Click here to read the full article!
Carbon Availability Triggers Fungal Nitrogen Uptake and Transport in Arbuscular Mycorrhizal Symbiosis
Please read all about Dr. Gary Strahan and Dr. Phil Pfeffer's prestigious accomplishment published in the Proceedings of the National Academy of Science.
Even E. coli have their very own "Gang of Six"
Although Escherichia coli O157:H7 gets all the bad press, it's not the only troublemaker in that family, so an ARS group that included research leader Pina Fratamico, molecular biologist Chin-Yi Chen, microbiologist Yanhong Liu, technician Terence Strobaugh Jr., computation biologist Xianghe Yan and former colleague Connie Briggs in our ARS Molecular Characterization of Foodborne Pathogens Research Unit at Wyndmoor, Pa., have created gene-based PCR tests to unmask "the Big Six," named E. coli 026, 045, 0103, 0111, 0121, and 0145. (4/12)
Preharvest Food Safety
Keeping Pathogens and Chemical Residues Out of Beef and Poultry
In efforts to develop new techniques to quickly and reliably identify pathogenic E. coli serogroups, microbiologist Pina Fratamico (left) and molecular biologist Yanhong Liu (center) view real-time PCR results from study samples as microbiologist Lori Bagi loads a thermal cycler with more samples for testing. (D2156-1)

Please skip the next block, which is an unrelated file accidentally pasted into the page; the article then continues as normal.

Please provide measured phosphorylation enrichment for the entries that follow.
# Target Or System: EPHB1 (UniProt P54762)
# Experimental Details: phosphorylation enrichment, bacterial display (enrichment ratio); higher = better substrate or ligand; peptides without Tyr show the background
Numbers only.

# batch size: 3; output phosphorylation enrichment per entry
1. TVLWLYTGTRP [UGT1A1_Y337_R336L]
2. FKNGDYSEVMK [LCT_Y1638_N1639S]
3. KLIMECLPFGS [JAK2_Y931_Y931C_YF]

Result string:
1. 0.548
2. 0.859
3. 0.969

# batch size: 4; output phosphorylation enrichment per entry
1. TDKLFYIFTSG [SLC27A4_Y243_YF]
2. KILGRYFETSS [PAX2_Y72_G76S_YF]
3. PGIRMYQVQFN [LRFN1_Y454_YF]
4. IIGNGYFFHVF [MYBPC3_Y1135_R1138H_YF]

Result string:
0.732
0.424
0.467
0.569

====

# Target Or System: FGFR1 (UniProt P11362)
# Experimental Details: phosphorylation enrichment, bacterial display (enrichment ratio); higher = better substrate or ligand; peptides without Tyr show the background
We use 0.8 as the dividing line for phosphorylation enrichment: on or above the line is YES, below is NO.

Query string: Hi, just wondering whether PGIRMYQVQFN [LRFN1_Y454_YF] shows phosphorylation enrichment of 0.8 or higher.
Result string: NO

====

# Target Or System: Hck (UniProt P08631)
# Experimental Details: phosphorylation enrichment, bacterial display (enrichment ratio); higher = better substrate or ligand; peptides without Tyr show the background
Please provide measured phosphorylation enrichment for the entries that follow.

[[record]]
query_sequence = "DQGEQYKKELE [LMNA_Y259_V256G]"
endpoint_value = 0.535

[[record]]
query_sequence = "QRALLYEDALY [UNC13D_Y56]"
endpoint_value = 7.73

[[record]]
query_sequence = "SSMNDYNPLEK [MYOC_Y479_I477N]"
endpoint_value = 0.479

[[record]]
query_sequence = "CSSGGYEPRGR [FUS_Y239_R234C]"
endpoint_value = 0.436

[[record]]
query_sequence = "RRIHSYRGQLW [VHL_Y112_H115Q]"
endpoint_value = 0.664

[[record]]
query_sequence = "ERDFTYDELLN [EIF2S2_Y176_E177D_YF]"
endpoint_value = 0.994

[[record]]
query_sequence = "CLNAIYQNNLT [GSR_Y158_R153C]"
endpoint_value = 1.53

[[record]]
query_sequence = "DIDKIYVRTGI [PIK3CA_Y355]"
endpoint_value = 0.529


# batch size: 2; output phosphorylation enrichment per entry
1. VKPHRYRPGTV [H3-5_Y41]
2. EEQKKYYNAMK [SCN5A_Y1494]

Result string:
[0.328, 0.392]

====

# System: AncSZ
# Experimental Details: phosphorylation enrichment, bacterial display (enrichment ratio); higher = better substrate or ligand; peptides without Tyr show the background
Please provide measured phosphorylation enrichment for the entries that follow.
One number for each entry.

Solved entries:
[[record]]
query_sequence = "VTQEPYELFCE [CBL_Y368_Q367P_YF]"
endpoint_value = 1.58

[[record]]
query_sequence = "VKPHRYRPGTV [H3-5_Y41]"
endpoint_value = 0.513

Molecular biologist David Needleman (in the background) loads DNA to be sequenced in an automated DNA sequencer as microbiologist Pina Fratamico (center) and computational biologist Xianghe Yan view sequence data from E. coli 0145. (D2157-5)
The food you eat every day travels a long way from farm to fork, and dangers - in the form of foodborne pathogens or other contaminants - lurk along that road, waiting to hitch a ride on a lettuce leaf or a piece of beef or chicken. Making sure our food is safe to eat is of paramount importance to Agricultural Research Service scientists across the country. ARS research on food safety is multifaceted and wide ranging.
Read all about it in the April 2011 issue of Research Magazine.
Fast, easy, inexpensive, lightweight, portable...but no, it won't do windows